George Tooker

George Tooker
When I was a teenager, I subscribed to a rather bizarre and eclectic experimental magazine called Avant Garde, published by Ralph Ginzburg. The value of its contents varied, but I remember one thing about it above all else — in one of the issues it introduced me to the work of American painter George Tooker.

Compared at times to Andrew Wyeth and at times to Edward Hopper, Tooker’s work defies being pigeonholed. People have tried to make his individualistic square peg fit in the round holes of Surrealism, Symbolism, Magic Realism and God knows what other isms, without clear success.

Tooker’s paintings, painstakingly and deliberately rendered in the demanding Renaissance medium of egg tempera, evoke loneliness, alienation, and the dehumanizing forces of modern society. Some of his works are well known, almost iconic images, though his name is not a household word.

His enigmatic scenes of eclipsed faces, half glimpsed figures and slack bodied individuals with haunted expressions seem to portray people resigned to their fate as the invisible vampires of modern existence drain away their life and humanity — though there are occasional glimpses of light and life — disconcerting, but powerful and unforgettably resonant images.

Tooker died last Sunday, March 27, 2011, at the age of 90. Unfortunately, there isn’t a really good source on the web for a large number of Tooker’s works.

Ten Dreams probably has the best selection of Tooker’s work on the web, but the viewing method is deliberately terrible. You have to launch each image in a full-screen pop-up window, then mouse over the image area and wait for the image to load in order to see it (because you’re a thief, you see), then close the window and select the next image.

(I suppose they think they’re making it hard for people to grab the images with these shenanigans; they need to do a little more research to understand that they’re only discouraging the most casual users from getting them, and in the process alienating many potential visitors who will find the site too much of a PITA to deal with; but I digress…)

The largest images of Tooker’s work I’ve found are on the Smithsonian American Art Museum including The Waiting Room.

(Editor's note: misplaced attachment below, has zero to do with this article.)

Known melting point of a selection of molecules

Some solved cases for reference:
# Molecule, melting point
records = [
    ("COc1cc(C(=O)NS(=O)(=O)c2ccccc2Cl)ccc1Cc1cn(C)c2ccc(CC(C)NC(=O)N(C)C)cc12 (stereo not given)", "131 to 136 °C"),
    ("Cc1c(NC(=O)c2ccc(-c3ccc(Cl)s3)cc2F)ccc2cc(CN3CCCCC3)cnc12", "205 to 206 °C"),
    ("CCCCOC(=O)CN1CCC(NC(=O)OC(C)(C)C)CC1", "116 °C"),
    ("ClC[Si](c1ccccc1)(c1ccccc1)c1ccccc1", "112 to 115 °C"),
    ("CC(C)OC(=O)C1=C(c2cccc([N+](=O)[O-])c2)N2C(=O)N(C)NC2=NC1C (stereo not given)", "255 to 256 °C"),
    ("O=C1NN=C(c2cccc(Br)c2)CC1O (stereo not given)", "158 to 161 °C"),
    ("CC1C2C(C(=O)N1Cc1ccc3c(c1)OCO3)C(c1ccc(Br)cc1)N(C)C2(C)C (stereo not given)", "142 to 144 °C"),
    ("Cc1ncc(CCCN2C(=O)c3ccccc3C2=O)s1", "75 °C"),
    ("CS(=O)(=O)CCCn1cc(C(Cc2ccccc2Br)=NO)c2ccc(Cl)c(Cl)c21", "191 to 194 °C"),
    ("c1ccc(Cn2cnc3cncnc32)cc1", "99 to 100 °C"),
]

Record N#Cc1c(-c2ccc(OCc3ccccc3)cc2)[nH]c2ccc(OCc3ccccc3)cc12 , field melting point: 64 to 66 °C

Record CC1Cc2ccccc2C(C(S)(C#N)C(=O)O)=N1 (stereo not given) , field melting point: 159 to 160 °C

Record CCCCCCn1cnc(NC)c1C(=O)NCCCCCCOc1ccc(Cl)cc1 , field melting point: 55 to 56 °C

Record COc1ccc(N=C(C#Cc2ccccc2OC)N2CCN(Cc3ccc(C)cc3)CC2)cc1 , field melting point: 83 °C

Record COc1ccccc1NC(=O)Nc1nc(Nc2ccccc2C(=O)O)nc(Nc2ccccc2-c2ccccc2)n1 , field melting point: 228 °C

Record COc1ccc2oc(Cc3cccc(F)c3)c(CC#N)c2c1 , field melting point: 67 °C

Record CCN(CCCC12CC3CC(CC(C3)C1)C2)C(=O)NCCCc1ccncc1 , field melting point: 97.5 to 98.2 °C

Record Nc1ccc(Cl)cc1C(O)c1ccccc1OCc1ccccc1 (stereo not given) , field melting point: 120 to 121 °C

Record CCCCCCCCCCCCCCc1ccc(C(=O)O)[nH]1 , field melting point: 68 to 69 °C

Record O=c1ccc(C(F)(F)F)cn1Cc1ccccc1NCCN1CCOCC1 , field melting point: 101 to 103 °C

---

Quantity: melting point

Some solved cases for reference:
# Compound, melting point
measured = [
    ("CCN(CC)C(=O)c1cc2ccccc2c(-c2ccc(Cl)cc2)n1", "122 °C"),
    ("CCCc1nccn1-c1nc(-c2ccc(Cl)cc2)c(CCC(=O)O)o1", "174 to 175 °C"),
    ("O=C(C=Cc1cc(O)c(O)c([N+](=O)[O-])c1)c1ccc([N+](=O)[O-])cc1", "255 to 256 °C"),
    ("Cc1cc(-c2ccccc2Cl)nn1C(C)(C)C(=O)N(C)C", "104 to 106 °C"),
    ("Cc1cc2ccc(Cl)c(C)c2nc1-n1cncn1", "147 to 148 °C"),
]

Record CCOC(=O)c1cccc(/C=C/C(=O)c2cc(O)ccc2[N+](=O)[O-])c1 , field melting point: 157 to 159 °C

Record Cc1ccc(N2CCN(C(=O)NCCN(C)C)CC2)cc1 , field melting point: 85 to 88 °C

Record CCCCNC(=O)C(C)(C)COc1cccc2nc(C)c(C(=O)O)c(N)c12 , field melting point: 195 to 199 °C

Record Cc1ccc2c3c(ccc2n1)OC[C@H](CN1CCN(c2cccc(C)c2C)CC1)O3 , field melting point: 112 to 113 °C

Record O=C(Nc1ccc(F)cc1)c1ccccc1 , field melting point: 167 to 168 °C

Next best for large images are Terra Foundation (one zoomable) and Sothey’s sold archives (two zoomable).

There are print collections of Tooker’s work: George Tooker, by Robert Cozzolino, Marshall N. Price and M. Melissa Wolfe, is in print, you may find others used, like George Tooker by Thomas H. Garver, George Tooker: Paintings, 1947-1973 and George Tooker.

There is a Cleveland Museum of Art documentary on YouTube in three parts, Part 1, Part 2, Part 3.

[Notice via ArtDaily]


Not the usual Van Goghs

Vincent van Gogh
Browse through a dozen different books on Vincent van Gogh and chances are you’ll see many of the same paintings again and again.

You might be tempted to think he had a limited oeuvre, but nothing could be further from the truth. Van Gogh was astonishingly prolific, particularly in light of the fact that his active career barely spanned 10 years. The books, except for the most complete, have simply chosen to play it safe by repeating his “greatest hits”.

In honor of Van Gogh’s birthday, here is a modest selection of some works you don’t often see. These were taken from the Vincent van Gogh Gallery website (see my post here), where you can find many more.


George Nick

George Nick
Contemporary realist painter George Nick is highly regarded by his peers, by students who encountered him in his 25 years of teaching at Massachusetts College of Art, where he is now Professor Emeritus, by literary luminaries like John Updike, who wrote an essay In Praise of George Nick, and by major museums, including the Museum of Fine Arts, Boston, the Metropolitan Museum of Art, the Hirschorn Museum, the Corcoran Gallery of Art and the Smithsonian American Art Museum, which have his works in their collections.

Nick applies brusque, textural brushwork to an unapologetically direct depiction of his subjects, whether architectural aspects of Boston, rural landscapes, Venetian canals, simple room interiors or unstintingly honest portraits and self portraits.

I think reviewer John Goodrich gets what I like most about Nick’s work when he describes a “…spirited approach — call it an Impressionist’s love of light, delivered with Expressionistic panache…“.

Nick has a fascination with geometric patterns in both the forms of his subjects and in the areas of light and shadow within and around them, and his energetic application of paint brings that forward in addition to adding its own dimension of textural visual pleasure.

He can be in turns more or less refined, seeming over the course of his career to be experimenting, restless but always observant. He likes to work onsite, even with large canvasses, and conveys that plein air immediacy in his interiors as well as his landscapes and cityscapes.

Nick is represented in Boston by Gallery Naga. There are a few other sources for his work online, mostly articles, some illustrated with his work, including a six part interview on Painting Perceptions. There is also an informative essay by Nick’s former student Christopher Chippendale, Enroute with George Nick.

The largest reproductions of his canvasses I’ve found are the two in the Smithsonian American Art Museum.

The most extensive collection of his work online, however, is a terrific site at This is an unofficial site assembled and maintained out of respect and admiration by one of Nick’s former students, Larry Groff.

[Via Mike Manley]


Blacksad (Juanjo Guarnido)

Blacksad (Juanjo Guarnido)
There is a genre of comics and animated cartoons called “funny animal”, referring to animal characters that have anthropomorphic characteristics. Even if the genre name is unfamiliar, some of the characters are among the best known, e.g. Mickey mouse and Bugs Bunny.